As an external processor, I've been rallying the support troops after my own breakup. I'm thankful to have had many conversations on love and loss as a result. It's incredible to see the universality of the human condition-- so many of us can empathize with what a lost connection feels like. When I tell people, "I got broken up with"- the immediate facial expressions people give me signal, "I feel your pain". And yet, each relationship is so different.
These are the nuggets of wisdom from people's particular situations I've picked up along the way that can have universal application. They've helped me fill the void of heartbreak, which has helped transform what feels like a hole in my heart feeling to a bruise that I know will fade over time.
1) Welcome to the "I've been broken up with" club. It feels absolutely terrible. Take comfort in knowing that you're joining a club of billions of people across time. People join this club on a daily basis! Club membership entails feelings of rejection and inadequacy. It can also mean reliving the past wondering "If I did _____, would this not have happened?"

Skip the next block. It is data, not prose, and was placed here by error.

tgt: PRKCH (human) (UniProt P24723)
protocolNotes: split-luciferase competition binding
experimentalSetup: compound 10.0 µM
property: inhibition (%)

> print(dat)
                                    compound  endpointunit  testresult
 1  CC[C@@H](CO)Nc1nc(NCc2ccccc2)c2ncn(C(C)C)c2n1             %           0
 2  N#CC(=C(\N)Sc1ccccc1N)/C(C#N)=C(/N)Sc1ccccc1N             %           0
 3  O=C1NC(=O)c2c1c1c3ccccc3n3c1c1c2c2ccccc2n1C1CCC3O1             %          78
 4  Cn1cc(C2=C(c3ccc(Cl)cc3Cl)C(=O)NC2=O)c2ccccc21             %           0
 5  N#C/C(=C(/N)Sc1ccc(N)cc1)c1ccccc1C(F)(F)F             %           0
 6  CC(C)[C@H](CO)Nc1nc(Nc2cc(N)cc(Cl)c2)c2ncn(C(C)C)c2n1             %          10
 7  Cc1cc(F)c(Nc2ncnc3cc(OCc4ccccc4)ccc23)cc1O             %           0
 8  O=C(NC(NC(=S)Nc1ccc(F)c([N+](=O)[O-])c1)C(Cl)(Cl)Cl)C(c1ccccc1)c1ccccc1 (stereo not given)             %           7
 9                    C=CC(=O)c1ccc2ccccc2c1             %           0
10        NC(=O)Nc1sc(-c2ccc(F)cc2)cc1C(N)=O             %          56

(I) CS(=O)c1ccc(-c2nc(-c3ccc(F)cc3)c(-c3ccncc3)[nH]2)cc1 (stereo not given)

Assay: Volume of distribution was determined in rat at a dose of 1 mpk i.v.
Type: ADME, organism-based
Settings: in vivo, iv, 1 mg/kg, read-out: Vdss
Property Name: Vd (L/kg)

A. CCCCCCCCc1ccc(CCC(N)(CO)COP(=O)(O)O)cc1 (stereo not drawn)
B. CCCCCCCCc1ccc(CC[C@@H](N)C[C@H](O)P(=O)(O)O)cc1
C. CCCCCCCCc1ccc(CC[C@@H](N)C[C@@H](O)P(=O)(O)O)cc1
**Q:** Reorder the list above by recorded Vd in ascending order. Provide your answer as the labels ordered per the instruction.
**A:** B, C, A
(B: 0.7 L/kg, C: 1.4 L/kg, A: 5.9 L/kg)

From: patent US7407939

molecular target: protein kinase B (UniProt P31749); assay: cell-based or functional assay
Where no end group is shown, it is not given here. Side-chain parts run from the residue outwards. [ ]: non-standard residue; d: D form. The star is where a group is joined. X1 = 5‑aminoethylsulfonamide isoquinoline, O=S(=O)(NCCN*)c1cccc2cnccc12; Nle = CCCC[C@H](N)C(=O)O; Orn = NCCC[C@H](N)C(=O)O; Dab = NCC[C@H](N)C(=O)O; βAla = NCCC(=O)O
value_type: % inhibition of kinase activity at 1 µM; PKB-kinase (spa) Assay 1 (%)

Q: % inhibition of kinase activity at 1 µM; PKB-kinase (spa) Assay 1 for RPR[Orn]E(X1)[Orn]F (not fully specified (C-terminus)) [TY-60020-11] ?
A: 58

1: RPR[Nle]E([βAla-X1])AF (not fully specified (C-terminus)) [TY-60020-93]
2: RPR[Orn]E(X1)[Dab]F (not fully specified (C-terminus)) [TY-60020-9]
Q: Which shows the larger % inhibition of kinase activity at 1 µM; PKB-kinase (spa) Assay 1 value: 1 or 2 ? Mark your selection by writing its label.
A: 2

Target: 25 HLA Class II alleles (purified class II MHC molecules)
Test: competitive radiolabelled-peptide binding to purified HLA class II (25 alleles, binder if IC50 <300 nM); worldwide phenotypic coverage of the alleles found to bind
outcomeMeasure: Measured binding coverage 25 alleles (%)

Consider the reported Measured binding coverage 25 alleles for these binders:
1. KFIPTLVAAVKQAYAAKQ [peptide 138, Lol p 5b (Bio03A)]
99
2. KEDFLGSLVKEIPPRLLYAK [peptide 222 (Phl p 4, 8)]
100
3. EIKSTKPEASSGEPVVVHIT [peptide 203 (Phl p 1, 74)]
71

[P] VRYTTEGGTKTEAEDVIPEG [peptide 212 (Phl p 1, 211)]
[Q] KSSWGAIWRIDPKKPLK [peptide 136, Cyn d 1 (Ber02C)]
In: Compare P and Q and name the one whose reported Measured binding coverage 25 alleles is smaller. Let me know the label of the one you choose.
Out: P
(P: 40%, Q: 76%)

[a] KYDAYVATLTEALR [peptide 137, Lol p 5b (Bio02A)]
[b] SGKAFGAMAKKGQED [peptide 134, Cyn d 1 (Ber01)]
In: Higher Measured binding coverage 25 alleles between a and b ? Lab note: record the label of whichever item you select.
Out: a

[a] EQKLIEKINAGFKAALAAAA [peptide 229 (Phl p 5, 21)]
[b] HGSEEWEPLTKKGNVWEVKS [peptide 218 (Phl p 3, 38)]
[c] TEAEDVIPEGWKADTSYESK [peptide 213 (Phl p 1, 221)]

Stop. It's understandable and natural to do so. However, at the end of the day you can only move forward with the present information you were given. The present information = you were broken up with. You did the best you could during the relationship. Your best is good enough. You are more than enough. Be with someone who sees that.
2) Somebody's rejection of you based on a (insert time period here) interaction with you does not invalidate the totality of your person. You'll realize that it's silly to define yourself by one person's rejection of you. This person was not right for you. Be a full person on your own.
3) Realize that relationships are built on mutuality. Someone has elected to remove themselves from the picture. Tautologically, this person was not the person for you. They were not ready for you. Upon further reflection, realize that as much you could not provide that person with what they needed...more importantly, they could not provide you with what you needed. There may be times when you feel lonely and pine for that person. Yet remember... a dog does not even go back to its own vomit. This person didn't want to be with you. This person broke up with you. You deserve better than that.